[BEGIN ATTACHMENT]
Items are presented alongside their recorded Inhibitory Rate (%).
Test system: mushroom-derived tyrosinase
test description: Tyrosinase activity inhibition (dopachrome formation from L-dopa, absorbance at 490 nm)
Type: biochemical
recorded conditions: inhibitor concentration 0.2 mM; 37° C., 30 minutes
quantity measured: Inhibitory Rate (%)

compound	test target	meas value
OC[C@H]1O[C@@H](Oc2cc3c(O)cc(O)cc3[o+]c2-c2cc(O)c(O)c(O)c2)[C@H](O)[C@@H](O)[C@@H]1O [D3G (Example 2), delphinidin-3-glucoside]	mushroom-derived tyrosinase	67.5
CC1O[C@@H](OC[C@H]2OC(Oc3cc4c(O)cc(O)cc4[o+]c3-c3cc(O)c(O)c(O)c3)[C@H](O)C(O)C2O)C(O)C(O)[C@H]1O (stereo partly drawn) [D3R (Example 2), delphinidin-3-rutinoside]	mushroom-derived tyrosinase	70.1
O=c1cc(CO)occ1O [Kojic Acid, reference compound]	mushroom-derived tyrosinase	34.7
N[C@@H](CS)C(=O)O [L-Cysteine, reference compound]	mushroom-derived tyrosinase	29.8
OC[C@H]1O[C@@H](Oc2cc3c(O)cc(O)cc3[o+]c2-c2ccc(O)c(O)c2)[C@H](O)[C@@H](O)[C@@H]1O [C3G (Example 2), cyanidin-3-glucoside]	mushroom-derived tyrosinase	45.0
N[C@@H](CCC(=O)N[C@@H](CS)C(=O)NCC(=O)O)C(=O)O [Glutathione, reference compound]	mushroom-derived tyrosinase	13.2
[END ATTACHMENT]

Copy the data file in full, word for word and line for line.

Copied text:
Items are presented alongside their recorded Inhibitory Rate (%).
Test system: mushroom-derived tyrosinase
test description: Tyrosinase activity inhibition (dopachrome formation from L-dopa, absorbance at 490 nm)
Type: biochemical
recorded conditions: inhibitor concentration 0.2 mM; 37° C., 30 minutes
quantity measured: Inhibitory Rate (%)

compound	test target	meas value
OC[C@H]1O[C@@H](Oc2cc3c(O)cc(O)cc3[o+]c2-c2cc(O)c(O)c(O)c2)[C@H](O)[C@@H](O)[C@@H]1O [D3G (Example 2), delphinidin-3-glucoside]	mushroom-derived tyrosinase	67.5
CC1O[C@@H](OC[C@H]2OC(Oc3cc4c(O)cc(O)cc4[o+]c3-c3cc(O)c(O)c(O)c3)[C@H](O)C(O)C2O)C(O)C(O)[C@H]1O (stereo partly drawn) [D3R (Example 2), delphinidin-3-rutinoside]	mushroom-derived tyrosinase	70.1
O=c1cc(CO)occ1O [Kojic Acid, reference compound]	mushroom-derived tyrosinase	34.7
N[C@@H](CS)C(=O)O [L-Cysteine, reference compound]	mushroom-derived tyrosinase	29.8
OC[C@H]1O[C@@H](Oc2cc3c(O)cc(O)cc3[o+]c2-c2ccc(O)c(O)c2)[C@H](O)[C@@H](O)[C@@H]1O [C3G (Example 2), cyanidin-3-glucoside]	mushroom-derived tyrosinase	45.0
N[C@@H](CCC(=O)N[C@@H](CS)C(=O)NCC(=O)O)C(=O)O [Glutathione, reference compound]	mushroom-derived tyrosinase	13.2